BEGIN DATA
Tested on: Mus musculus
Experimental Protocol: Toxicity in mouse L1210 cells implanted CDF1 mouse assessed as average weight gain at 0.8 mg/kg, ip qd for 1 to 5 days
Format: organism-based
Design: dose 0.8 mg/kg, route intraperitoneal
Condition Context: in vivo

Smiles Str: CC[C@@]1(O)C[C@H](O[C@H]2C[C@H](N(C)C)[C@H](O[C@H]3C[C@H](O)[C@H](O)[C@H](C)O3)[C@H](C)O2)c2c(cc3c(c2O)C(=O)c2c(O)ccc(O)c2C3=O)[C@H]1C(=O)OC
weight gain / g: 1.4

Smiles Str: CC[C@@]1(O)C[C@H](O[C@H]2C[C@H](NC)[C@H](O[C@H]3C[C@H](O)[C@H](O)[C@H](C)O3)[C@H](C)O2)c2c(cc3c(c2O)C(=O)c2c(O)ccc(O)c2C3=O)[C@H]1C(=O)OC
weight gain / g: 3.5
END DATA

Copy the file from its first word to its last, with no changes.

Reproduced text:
Tested on: Mus musculus
Experimental Protocol: Toxicity in mouse L1210 cells implanted CDF1 mouse assessed as average weight gain at 0.8 mg/kg, ip qd for 1 to 5 days
Format: organism-based
Design: dose 0.8 mg/kg, route intraperitoneal
Condition Context: in vivo

Smiles Str: CC[C@@]1(O)C[C@H](O[C@H]2C[C@H](N(C)C)[C@H](O[C@H]3C[C@H](O)[C@H](O)[C@H](C)O3)[C@H](C)O2)c2c(cc3c(c2O)C(=O)c2c(O)ccc(O)c2C3=O)[C@H]1C(=O)OC
weight gain / g: 1.4

Smiles Str: CC[C@@]1(O)C[C@H](O[C@H]2C[C@H](NC)[C@H](O[C@H]3C[C@H](O)[C@H](O)[C@H](C)O3)[C@H](C)O2)c2c(cc3c(c2O)C(=O)c2c(O)ccc(O)c2C3=O)[C@H]1C(=O)OC
weight gain / g: 3.5